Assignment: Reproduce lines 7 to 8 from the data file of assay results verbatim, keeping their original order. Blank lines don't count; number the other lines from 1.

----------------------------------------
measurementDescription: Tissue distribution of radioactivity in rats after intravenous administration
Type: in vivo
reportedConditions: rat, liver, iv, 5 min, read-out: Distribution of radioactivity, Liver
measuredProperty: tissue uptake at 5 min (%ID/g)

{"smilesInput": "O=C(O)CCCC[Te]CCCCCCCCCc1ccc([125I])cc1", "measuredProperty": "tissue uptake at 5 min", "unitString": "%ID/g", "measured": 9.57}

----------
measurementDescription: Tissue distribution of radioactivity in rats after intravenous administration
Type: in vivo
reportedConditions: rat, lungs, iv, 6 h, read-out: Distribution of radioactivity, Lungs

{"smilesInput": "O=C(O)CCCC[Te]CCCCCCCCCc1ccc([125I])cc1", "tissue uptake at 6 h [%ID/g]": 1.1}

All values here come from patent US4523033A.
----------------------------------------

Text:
measurementDescription: Tissue distribution of radioactivity in rats after intravenous administration
Type: in vivo